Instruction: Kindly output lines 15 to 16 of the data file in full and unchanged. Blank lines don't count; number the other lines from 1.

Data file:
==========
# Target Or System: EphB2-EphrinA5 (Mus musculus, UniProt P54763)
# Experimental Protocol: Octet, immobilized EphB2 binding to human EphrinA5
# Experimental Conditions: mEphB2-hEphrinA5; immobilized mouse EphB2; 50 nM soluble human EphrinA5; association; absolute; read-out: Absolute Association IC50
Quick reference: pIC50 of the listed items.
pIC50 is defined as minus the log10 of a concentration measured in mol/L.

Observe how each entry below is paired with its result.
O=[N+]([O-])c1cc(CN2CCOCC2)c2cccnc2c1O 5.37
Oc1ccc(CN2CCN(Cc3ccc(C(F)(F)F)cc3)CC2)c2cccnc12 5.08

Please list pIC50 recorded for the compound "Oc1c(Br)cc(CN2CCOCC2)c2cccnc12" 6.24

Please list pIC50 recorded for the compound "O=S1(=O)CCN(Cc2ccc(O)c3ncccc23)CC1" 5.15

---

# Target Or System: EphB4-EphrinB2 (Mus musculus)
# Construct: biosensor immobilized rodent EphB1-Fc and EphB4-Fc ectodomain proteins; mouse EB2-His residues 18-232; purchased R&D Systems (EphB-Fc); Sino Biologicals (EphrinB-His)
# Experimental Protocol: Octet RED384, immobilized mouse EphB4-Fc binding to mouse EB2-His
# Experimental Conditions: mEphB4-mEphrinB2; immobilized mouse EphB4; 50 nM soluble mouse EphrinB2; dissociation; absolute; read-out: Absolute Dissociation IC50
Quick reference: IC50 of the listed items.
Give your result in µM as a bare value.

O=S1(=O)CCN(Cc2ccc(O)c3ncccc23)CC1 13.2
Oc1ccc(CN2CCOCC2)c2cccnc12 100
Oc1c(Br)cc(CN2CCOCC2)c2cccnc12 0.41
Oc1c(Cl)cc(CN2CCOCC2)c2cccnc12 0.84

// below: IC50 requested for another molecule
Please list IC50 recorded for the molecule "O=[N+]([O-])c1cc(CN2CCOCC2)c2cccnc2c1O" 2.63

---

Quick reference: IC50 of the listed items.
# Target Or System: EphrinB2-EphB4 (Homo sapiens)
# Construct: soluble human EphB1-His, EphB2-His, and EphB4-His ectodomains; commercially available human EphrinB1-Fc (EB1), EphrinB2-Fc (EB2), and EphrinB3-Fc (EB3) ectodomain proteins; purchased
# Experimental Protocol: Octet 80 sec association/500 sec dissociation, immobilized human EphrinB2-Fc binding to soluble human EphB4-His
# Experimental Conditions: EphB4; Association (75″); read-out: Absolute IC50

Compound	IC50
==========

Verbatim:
# Experimental Conditions: mEphB4-mEphrinB2; immobilized mouse EphB4; 50 nM soluble mouse EphrinB2; dissociation; absolute; read-out: Absolute Dissociation IC50
Quick reference: IC50 of the listed items.